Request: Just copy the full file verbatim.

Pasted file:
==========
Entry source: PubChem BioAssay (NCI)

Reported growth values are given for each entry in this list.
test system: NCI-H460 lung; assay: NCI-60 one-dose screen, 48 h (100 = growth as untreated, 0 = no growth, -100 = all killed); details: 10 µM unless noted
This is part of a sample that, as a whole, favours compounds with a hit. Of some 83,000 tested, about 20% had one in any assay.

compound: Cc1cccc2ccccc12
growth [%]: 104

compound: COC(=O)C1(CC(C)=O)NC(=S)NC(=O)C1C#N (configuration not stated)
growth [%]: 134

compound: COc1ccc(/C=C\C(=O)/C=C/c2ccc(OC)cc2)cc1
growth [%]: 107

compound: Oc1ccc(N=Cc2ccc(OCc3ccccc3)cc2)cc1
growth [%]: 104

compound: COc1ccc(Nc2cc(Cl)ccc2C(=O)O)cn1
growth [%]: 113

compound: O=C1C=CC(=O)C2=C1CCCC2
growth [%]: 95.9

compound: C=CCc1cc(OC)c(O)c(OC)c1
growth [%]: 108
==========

Entry source: PubChem BioAssay (NCI)

Reported growth values are given for each entry in this list.
test system: NCI-H460 lung; assay: NCI-60 one-dose screen, 48 h (100 = growth as untreated, 0 = no growth, -100 = all killed); details: 10 µM unless noted
This is part of a sample that, as a whole, favours compounds with a hit. Of some 83,000 tested, about 20% had one in any assay.

compound: Cc1cccc2ccccc12
growth [%]: 104

compound: COC(=O)C1(CC(C)=O)NC(=S)NC(=O)C1C#N (configuration not stated)
growth [%]: 134

compound: COc1ccc(/C=C\C(=O)/C=C/c2ccc(OC)cc2)cc1
growth [%]: 107

compound: Oc1ccc(N=Cc2ccc(OCc3ccccc3)cc2)cc1
growth [%]: 104

compound: COc1ccc(Nc2cc(Cl)ccc2C(=O)O)cn1
growth [%]: 113

compound: O=C1C=CC(=O)C2=C1CCCC2
growth [%]: 95.9

compound: C=CCc1cc(OC)c(O)c(OC)c1
growth [%]: 108